I do concur Irish whiskey is a very good choice (single malt or not), as is Japanese. Single malt Scottish whisky is also excellent.

      † Supposedly, yonks ago, there was a counterfeit Scottish whisky made from the finest Scottish grapes (paraphrase from memory) — possibly just a very confused advertising sign.

  39. Pierce R. Butler says

    Our esteemed host is quite rugged: very few typos for a post whose writing consumed a full bottle o’ whiskey.

  40. david says

    PZ, your post conveys a depressive attitude about several major aspects of your current life situation. Please recognize that as a potential warning sign and get some professional input.

    (Longtime reader, rare commenter)

  41. shinji2k says

    I guess I’ll chime in too. I’ve been following you since Crackergate and I wanted to thank you and your community for making me a better, more thoughtful person (hopefully). I was pretty into “skepticism” at the time and I shudder to think where I would be without being shown how to examine my own beliefs and biases before judging others. I won’t list everything I’ve directly and indirectly learned from you but I will say that you are one hell of a teacher

  42. says

    I found something interesting and I was curious about what people might think.

    I’ve been working on getting a functional understanding of the nervous system and the latest step is being able to picture it in a segmented fashion from the sensory surfaces in. I was revisiting the somatosensory system (touch: multiple kinds of touch/pressure+temperature+pain) and it’s organization and I noticed something that made me think of how generalized mood states might work.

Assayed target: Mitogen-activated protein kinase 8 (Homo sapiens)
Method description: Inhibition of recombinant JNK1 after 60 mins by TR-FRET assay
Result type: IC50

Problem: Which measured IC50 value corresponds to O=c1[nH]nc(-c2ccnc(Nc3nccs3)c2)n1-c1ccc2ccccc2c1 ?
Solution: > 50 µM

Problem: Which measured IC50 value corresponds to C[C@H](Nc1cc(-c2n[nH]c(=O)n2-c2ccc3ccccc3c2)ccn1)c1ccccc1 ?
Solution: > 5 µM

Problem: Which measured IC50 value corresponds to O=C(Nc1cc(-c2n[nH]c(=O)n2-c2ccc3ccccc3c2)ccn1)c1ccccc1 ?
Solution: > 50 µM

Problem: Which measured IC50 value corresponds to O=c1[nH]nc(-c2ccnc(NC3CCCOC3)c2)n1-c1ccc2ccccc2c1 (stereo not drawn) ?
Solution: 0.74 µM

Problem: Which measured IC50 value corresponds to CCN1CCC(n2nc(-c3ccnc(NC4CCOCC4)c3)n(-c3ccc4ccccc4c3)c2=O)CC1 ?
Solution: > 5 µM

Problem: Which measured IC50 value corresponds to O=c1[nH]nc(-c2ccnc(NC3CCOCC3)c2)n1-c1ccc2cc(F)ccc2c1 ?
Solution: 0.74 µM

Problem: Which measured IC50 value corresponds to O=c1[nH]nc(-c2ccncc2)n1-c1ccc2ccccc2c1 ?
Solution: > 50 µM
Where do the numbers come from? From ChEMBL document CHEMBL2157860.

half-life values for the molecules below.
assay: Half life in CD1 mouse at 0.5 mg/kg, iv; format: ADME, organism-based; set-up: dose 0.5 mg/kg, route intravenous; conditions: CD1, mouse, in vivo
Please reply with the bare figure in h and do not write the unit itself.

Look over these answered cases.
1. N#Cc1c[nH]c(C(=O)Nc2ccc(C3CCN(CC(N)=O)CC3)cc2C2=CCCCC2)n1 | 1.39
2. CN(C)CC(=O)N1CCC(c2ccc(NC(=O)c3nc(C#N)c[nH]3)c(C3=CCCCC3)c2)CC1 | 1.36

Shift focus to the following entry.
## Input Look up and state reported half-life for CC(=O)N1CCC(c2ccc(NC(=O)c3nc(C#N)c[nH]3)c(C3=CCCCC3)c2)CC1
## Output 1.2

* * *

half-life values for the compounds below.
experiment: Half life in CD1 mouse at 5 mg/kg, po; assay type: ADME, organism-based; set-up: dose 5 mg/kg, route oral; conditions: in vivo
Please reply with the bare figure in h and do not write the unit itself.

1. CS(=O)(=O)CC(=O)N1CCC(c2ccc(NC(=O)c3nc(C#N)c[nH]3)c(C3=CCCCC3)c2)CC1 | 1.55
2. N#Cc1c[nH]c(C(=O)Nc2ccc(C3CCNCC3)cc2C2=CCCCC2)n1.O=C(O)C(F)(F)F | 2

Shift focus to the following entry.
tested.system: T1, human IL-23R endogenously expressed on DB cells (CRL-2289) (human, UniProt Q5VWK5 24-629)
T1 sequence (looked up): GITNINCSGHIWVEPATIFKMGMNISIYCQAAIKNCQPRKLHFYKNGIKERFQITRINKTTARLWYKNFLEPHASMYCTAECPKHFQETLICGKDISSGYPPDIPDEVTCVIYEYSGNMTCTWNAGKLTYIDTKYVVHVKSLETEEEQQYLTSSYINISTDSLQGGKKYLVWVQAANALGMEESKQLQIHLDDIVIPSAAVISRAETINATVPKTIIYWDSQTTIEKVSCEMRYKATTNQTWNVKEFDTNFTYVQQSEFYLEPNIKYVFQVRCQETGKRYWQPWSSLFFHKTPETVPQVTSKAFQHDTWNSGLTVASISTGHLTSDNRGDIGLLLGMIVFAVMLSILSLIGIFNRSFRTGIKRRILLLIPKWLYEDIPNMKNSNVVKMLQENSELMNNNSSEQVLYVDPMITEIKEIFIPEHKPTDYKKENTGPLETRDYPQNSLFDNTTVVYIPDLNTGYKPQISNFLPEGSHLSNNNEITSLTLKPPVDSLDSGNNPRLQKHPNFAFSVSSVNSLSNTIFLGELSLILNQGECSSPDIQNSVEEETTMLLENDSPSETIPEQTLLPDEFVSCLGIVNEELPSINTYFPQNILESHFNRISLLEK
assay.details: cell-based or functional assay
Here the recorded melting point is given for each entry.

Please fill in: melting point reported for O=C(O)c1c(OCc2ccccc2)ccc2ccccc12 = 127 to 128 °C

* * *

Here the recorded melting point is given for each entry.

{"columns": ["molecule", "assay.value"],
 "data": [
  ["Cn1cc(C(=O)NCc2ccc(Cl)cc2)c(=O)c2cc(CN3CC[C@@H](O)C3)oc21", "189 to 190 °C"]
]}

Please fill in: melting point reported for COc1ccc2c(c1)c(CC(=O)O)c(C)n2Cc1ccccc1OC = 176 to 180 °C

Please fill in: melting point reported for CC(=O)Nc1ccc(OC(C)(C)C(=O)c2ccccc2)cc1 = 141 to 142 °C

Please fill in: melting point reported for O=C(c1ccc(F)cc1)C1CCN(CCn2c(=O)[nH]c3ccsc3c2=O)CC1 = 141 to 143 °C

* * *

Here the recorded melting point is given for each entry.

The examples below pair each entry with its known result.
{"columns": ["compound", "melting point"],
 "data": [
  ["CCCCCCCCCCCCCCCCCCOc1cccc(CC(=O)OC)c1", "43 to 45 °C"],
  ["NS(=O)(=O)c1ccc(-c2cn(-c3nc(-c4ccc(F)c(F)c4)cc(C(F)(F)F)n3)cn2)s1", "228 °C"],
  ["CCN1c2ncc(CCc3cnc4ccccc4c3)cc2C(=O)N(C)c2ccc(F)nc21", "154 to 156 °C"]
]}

Skin infirmation is divided into 2 paths as the cells extend axons towards the brain.
    *The DCML (dorsal column medial lemniscus system) which carries “discriminative touch” (touch you can localize) and proprioception (place in space of body parts).
    *The spinothalamic tracts (lateral and anterior) which carry “non-discriminative touch” (touch you can’t localize), temperature and pain. This part is also referred to as affective (emotional component of pain).

    Following this hunch I followed temperature processing and emotion and started running into stuff like this.
    “The Brainstem in Emotion: A Review”

    On top of that
    in figure 3 the “emotional motor system”

    I was already thinking in terms of tics having intensity and instruction set components. Those

  43. birgerjohansson says